Bolstering Optimism Is a Promising Intervention for Inpatients With Substance Use Disorders

July 17, 2023

Much research on treatment of substance use disorders (SUDs) focuses on reducing symptoms like depression and cravings. However, a growing body of literature examines the role of grit, gratitude, happiness, and other positive psychological constructs, including optimism.

Dispositional optimism—the forward‐thinking expectation that good things will happen—has been associated with enhanced psychological well‐being across various health domains.

Now, researchers at McLean Hospital have conducted the first study of optimism among individuals entering short‐term inpatient SUD treatment. They determined that optimism scores can be quite low in that patient population, and in The American Journal on Addictions, they suggest that treatment planning may benefit from efforts to build up or bolster a sense of optimism.

The authors are Scott E. Provost, MM, MSW, research associate in the Department of Psychiatry at Harvard Medical School, Roger D. Weiss, MD, chief of McLean’s Division of Alcohol, Drugs, and Addiction and director of the Alcohol, Drug, and Addiction Clinical Research Program, and colleagues.


Between June 2017 and July 2018, the researchers enrolled 355 adult inpatients who were asked to complete a 20- to 30‐minute battery of questionnaires on tablet devices. The main variable of interest was the optimism subscale of the Life Orientation Test-Revised.

Other self-report measures were:

  • The Demographic and Smoking Questionnaire
  • The Brief Addiction Monitor
  • The Craving Scale
  • The Overall Anxiety Severity and Impairment Scale (OASIS)
  • An opioid overdose questionnaire created by the research group

Characteristics of the Cohort

342 participants completed the Life Orientation Test-Revised and were included in the analyses. The mean age of the cohort was 39 (range, 18–71), 59% were male, 43% were employed full-time, 22% were married or cohabiting, and 76% had at least some college education.

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The most common primary SUDs were alcohol use disorder (60%) and opioid use disorder (26%). 56% of patients reported current cigarette use, and only 44% rated their physical health as good or better.

Optimism Scores

The cohort’s mean optimism score, 11.7, was lower than in any report reviewed for this study, including research on other SUD populations and individuals with other mental health problems.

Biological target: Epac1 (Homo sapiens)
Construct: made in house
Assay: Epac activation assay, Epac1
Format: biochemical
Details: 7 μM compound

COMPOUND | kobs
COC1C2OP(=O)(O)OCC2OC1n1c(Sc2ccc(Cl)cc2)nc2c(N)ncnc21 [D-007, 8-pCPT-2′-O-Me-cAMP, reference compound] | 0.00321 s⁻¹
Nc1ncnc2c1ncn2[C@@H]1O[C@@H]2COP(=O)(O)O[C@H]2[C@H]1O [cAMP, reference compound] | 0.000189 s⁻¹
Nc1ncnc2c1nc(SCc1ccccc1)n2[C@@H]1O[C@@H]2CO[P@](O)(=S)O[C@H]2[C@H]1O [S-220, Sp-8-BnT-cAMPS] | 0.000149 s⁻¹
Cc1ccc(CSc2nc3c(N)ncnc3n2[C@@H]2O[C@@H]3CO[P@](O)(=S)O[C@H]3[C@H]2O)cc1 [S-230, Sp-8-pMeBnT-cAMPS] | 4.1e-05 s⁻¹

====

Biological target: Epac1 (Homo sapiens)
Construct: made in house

Optimism and Other Variables

In multivariable analyses, the variables significantly associated with optimism were the following (P<0.001):

  • College education—associated with higher optimism scores (β, 0.186)
  • Higher anxiety severity scores on OASIS—associated with lower optimism scores (β, −0.406)
  • Higher recovery protection factor scores on the Brief Addiction Monitor (which includes four items: confidence in the ability to remain abstinent, days in attendance at mutual‐help meetings, belief in religion or spirituality supporting recovery, and satisfaction with progress toward achieving recovery goals)—associated with higher optimism scores (β, 0.179)

Interpreting the Findings

This population’s markedly low optimism level may be a state attribute, at least in part, reflecting life‐changing transitions when the future is uncertain. Alternatively, low optimism might be a marker of a fixed trait that’s a risk factor for the onset and maintenance of SUDs.

Assessing optimism at entry into inpatient treatment for SUDs may be clinically useful. That time is a high‐risk phase during a SUD, and previous research suggests a low level of optimism contributes to self‐doubt and lower confidence, feelings of powerlessness to make behavioral changes, disengagement from treatment, and increased risk of leaving inpatient treatment.

In addition, an optimistic outlook could be encouraged by clinicians for individuals in the pre-contemplation stage of change to instill hope and nurture motivation and be continued in post‐inpatient follow‐up treatment.

This study also emphasizes the importance of balancing the need to assess symptoms in individuals with SUDs against the need to recognize the strengths of recovery protection factors.

Looking for mental health care for someone struggling with substance addiction? Call us today at 617.855.3141 to learn more about treatment options.

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